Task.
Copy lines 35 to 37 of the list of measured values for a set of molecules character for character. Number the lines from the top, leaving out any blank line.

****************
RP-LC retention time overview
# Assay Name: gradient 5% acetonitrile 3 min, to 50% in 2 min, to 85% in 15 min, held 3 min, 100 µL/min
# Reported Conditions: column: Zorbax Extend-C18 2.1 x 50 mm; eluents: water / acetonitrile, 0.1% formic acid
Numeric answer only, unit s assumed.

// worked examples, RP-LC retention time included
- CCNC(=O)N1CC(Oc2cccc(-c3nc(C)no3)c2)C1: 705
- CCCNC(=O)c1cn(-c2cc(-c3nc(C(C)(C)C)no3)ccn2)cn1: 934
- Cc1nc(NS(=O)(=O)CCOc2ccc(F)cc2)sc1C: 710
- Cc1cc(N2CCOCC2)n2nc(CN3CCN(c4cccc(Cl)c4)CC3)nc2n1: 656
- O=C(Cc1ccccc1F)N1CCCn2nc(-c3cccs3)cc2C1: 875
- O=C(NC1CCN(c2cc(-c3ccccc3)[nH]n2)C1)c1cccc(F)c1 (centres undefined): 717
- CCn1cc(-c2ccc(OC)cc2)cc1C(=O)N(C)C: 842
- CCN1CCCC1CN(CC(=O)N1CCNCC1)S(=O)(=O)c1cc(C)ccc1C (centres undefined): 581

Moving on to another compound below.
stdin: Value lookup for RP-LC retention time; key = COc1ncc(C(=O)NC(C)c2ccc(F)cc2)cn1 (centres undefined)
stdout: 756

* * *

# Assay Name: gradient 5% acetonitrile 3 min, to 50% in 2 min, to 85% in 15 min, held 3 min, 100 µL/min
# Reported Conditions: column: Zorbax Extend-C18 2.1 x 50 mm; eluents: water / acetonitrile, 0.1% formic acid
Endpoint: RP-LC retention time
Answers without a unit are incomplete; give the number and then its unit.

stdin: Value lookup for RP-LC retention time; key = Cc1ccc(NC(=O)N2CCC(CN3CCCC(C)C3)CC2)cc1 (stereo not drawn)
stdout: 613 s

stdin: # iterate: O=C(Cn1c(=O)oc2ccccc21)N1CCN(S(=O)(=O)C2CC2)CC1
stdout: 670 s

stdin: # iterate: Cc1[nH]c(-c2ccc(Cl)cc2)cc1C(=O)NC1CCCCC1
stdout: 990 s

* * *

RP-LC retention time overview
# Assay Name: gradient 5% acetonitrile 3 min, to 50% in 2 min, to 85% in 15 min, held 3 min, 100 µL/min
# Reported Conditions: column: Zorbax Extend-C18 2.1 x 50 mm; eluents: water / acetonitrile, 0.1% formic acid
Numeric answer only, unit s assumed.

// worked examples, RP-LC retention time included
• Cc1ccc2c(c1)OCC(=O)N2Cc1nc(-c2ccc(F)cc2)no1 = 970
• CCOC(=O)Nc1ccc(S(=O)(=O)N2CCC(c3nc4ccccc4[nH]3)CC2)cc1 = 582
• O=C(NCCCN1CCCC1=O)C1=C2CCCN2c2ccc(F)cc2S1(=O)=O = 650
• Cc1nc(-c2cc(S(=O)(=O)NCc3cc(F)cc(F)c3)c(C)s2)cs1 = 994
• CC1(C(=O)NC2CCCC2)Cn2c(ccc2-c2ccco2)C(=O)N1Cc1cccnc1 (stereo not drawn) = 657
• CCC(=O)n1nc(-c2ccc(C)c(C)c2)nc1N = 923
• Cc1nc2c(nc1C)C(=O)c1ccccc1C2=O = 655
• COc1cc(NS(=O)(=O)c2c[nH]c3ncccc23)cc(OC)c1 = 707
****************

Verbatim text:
• CCOC(=O)Nc1ccc(S(=O)(=O)N2CCC(c3nc4ccccc4[nH]3)CC2)cc1 = 582
• O=C(NCCCN1CCCC1=O)C1=C2CCCN2c2ccc(F)cc2S1(=O)=O = 650
• Cc1nc(-c2cc(S(=O)(=O)NCc3cc(F)cc(F)c3)c(C)s2)cs1 = 994